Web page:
Ziconotide


Article Author:
Christopher Wie


Article Editor:
Armen Derian


Editors In Chief:
James Beauchamp
Mark Pellegrini
Nicole Hale-Crutch


Managing Editors:
Avais Raja
Orawan Chaigasame
Carrie Smith
Abdul Waheed
Khalid Alsayouri
Frank Smeeks
Kristina Soman-Faulkner
Trevor Nezwek
Radia Jamil
Patrick Le
Sobhan Daneshfar
Anoosh Zafar Gondal
Saad Nazir
William Gossman
Pritesh Sheth
Hassam Zulfiqar
Navid Mahabadi
Steve Bhimji
John Shell
Matthew Varacallo
Heba Mahdy
Ahmad Malik
Mark Pellegrini
James Hughes
Beata Beatty
Nazia Sadiq
Hajira Basit
Phillip Hynes
Tehmina Warsi


Updated:
2/18/2019 11:27:24 PM

Indications

Ziconotide is a newer, intrathecal analgesic medication used for the treatment of chronic pain. Its FDA indication is for the treatment of chronic severe pain in patients that are intolerant or refractory to systemic analgesics or intrathecal morphine. Ziconotide can only be administered intrathecally as it does not cross the blood-brain barrier well. It shows efficacy in the treatment of intractable, severe, chronic pain secondary to cancer and also in non-malignant pain.[1][2][3][4]

Mechanism of Action

Ziconotide is a synthetic version of a peptide that is found in the venom of a marine snail, Conus magus. Specifically, it is a 25 amino acid polybasic peptide. Ziconotide blocks N-type voltage-gated calcium channels that are found in the A-delta and C afferent pain fibers in the dorsal horn of the spinal cord. Blockade of this calcium channel inhibits neurotransmitter release from nociceptive afferents and subsequent pain transmission. Ziconotide does not bind to opioid receptors. It is a central nervous system (CNS) depressant.[5][6][7][8]

Administration

Intrathecal thecal therapy was introduced in the 1980s as a means to treat chronic refractory pain. More commonly used medications include opioid analgesics such as morphine and local anesthetics such as bupivacaine. The medication is delivered by an implantable intrathecal drug-delivery system that consists of a drug reservoir and electronic system to deliver medication through a connected catheter that ultimately delivers medication into the intrathecal space. Medication is delivered directly to the dorsal horn of the spinal cord enhancing the potency and efficacy of analgesic medications. Since lower doses of medication are necessary, patients tend to have decreased side effects with this therapy.

Ziconotide can only be administered intrathecally by an intrathecal drug-delivery system. Common systems include Medtronic Synchromed II pump and the Flowonix Prometra II pump. It is recommended to trial ziconotide first by single shot bolus into the intrathecal space prior to implantation of an intrathecal pain pump. The patient should be monitored in a clinical setting for at least 8 hours. The initial single-shot bolus should be between 1 mcg to 2 mcg. Boluses of up to 8 mcg have been reported. It is not recommended to increase the ziconotide dose by more than 1.2 mcg per day if it is administered by continuous infusion. Recommended starting doses range between 1.2 mcg and 2.4 mcg/day. The maximum recommended dose of ziconotide is 19.2 mcg/day. Ziconotide can be coadministered with other intrathecal medications.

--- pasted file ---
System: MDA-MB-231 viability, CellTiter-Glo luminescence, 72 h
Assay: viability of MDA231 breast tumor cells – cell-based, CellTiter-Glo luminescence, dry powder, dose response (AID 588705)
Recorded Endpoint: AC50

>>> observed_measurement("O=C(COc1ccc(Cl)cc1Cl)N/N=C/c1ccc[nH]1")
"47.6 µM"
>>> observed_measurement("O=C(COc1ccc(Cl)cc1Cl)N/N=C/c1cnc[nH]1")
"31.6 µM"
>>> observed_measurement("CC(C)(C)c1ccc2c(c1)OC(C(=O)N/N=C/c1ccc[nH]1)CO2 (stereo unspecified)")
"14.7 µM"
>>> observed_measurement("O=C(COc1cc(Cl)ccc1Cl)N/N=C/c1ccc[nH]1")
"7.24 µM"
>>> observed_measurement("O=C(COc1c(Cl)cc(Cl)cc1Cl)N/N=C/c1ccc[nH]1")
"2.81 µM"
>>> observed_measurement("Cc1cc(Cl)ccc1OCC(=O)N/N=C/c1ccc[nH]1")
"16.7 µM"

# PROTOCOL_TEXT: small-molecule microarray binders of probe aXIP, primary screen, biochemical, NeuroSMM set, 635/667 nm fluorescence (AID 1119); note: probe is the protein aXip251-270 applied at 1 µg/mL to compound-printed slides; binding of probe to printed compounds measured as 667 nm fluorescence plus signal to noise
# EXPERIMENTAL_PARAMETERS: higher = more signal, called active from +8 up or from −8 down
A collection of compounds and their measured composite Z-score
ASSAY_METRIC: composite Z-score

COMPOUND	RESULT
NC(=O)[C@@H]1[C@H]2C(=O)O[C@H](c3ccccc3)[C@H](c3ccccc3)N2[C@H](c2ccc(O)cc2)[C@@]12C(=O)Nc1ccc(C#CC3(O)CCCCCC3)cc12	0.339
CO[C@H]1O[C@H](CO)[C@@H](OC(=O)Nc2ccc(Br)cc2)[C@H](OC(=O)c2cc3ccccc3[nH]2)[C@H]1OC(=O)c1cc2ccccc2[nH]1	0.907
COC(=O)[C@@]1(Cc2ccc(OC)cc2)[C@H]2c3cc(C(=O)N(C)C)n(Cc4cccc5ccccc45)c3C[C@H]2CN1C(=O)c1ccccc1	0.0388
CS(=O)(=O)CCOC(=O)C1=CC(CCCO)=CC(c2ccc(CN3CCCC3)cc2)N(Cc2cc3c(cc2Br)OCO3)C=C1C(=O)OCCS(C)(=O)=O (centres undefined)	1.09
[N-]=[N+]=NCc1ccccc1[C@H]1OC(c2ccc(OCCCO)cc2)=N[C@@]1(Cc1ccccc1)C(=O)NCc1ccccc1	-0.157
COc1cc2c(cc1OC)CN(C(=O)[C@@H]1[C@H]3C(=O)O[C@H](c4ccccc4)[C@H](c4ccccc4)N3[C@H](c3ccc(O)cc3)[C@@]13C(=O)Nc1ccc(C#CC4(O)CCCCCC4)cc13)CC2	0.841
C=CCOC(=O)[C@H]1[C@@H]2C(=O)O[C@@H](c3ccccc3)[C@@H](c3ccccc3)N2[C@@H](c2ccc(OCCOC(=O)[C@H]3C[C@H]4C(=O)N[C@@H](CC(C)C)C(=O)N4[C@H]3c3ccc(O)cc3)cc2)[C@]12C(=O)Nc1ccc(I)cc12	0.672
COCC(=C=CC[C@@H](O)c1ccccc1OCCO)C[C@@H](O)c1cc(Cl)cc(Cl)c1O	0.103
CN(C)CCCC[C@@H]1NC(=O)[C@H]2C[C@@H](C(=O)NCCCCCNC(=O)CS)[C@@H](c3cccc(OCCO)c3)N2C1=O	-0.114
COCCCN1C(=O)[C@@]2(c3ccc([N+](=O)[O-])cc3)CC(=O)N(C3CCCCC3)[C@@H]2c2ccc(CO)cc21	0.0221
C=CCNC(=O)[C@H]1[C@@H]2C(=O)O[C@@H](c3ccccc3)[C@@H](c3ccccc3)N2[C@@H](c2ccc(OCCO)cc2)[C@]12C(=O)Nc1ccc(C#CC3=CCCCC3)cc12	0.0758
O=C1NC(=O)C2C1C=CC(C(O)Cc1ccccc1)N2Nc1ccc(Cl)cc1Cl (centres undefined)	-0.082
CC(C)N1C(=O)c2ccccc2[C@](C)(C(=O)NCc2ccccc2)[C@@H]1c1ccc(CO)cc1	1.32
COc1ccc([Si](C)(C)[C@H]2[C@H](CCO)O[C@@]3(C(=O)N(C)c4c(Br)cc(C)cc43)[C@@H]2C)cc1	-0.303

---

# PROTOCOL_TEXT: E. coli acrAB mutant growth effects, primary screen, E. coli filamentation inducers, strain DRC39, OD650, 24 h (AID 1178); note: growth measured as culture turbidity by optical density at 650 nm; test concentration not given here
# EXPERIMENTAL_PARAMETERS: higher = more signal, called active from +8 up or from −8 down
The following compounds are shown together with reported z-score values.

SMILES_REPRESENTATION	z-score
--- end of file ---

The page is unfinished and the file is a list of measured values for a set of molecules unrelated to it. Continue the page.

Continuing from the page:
Ziconotide is formulated as a preservative-free isotonic solution in 1 mL, 2 mL, or 5 mL vials as a 100 mcg/mL concentration. There is also a 20 mL formulation at 25 mcg/mL.

Adverse Effects

Ziconotide is first cleaved by endopeptidases and exopeptidases. After systemic absorption ziconotide also undergoes proteolytic cleavage by a multitude of peptidases and proteases found in most organs.  Although there are no formal studies regarding medication administration in patients with hepatic or renal dysfunction, ziconotide is a peptide that does not undergo phase I biotransformation or phase II conjugation reactions. Also, there are likely no significant drug-drug interactions. Ziconotide shows linear kinetics with a half-life of 4.5 hours. No development of tolerance has been seen with intrathecal ziconotide infusion.

Contraindications

There is an FDA black-box warning that severe psychiatric symptoms and neurological impairment may occur during treatment with ziconotide. Specifically, patients with a preexisting history of psychosis should not be treated with this medication. Patients should, therefore, be monitored for evidence of cognitive impairment, hallucinations, or changes in mood or consciousness. There is no evidence of withdrawal effects from ziconotide, and therefore, in the event of severe side effects, this medication can be discontinued without tapering.

Since ziconotide must be administered intrathecally, contraindications to intrathecal drug administration apply, for example, infection at the injection site, bleeding disorders, and spinal canal obstruction.

Monitoring

Common side effects include peripheral edema, constipation, diarrhea, nausea, dizziness, blurred vision, somnolence, ataxia, headache, vertigo, dysarthria, and urinary retention. Creatine kinase (CK) levels have also been shown to be elevated in patients treated with ziconotide. These elevations of CK were not associated with muscle weakness. Serum CK levels must be checked monthly. Hypotension is another possible side effect that can be worsened with coadministration of clonidine or bupivacaine in the intrathecal space. More serious reactions may include hallucinations, delirium, paranoia, psychosis, rhabdomyolysis, meningitis, cognitive or memory impairment, and acute renal failure. Patients that are also on oral antidepressants and anticonvulsants might have increased risk of these side effects. Patients should frequently be monitored for cognitive impairment and changes in mood or consciousness.[9][10]

Toxicity

Toxicity

Although there is no antidote or treatment for an overdose of Ziconotide, if there are adverse side effects this medication can be discontinued without concerns for serious withdrawal symptoms.

Clinical Studies